the indication generator comprises:
a actuator coupled to the inner surface; and
a switch coupled to the actuator, the switch being adapted to generate the indication responsive to the position of the actuator.
7. The invention of claim 1, wherein the connector assembly further comprises:
a tab; and
a switch located on an inner surface of the connector assembly, the switch being adapted to lock with the tab, the switch being adapted to generate an indication as to whether the switch is locked with the tab.
8. The invention of claim 5, wherein
the locking mechanism comprises:
a tab; and
an inner surface of the connector assembly adapted to lock with the tab; and
the indication generator comprises:
an optical transducer coupled to the inner surface, the optical transducer adapted to generate the indication responsive to the position of the tab.
9. A connector assembly comprising:
a first connector adapted to receive a first optical fiber cable having an end;
a second connector adapted to receive a second optical fiber cable having an end, the second connector being adapted to be coupled to the first connector in such a way that the end of the second optical fiber cable is coupled to the end of the first optical fiber cable; and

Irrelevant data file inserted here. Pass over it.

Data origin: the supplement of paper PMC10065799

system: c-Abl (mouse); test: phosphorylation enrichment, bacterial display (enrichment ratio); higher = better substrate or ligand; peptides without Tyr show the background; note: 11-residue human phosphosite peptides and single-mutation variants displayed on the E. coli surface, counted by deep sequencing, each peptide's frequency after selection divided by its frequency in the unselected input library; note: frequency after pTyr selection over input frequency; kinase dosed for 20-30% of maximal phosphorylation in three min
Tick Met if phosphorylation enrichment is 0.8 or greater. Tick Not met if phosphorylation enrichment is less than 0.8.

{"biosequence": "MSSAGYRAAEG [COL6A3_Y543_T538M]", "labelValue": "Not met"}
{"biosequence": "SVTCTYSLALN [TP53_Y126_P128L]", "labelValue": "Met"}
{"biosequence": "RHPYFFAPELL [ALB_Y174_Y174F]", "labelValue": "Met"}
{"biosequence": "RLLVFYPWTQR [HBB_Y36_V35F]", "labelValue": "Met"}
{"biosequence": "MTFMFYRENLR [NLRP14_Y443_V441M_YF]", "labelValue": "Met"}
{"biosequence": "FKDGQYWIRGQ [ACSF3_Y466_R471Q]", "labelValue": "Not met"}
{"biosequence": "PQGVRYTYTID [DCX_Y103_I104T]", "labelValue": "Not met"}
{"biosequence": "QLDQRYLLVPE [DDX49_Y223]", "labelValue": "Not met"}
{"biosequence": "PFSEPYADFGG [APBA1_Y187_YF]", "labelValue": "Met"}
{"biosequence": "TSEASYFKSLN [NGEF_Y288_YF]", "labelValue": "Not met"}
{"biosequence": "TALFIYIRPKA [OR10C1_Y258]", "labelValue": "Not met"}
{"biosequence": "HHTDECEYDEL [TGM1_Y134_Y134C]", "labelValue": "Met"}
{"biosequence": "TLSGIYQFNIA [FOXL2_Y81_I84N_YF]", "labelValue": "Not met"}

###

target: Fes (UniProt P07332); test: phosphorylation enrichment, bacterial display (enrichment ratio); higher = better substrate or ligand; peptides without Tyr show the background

a prevention mechanism integral to the connector assembly, at least a portion of the prevention mechanism being embedded in one of the connectors, the prevention mechanism being adapted to preclude a damaging movement at the coupled ends that would give rise to a damaging thermal event when at least one of the optical fiber cables is carrying a high-optical-power-density signal.
10. The invention of claim 9, wherein the connector assembly further comprises a mounting receptacle adapted to couple between the first and the second connectors in such a way that the coupled ends are coupled within the mounting receptacle.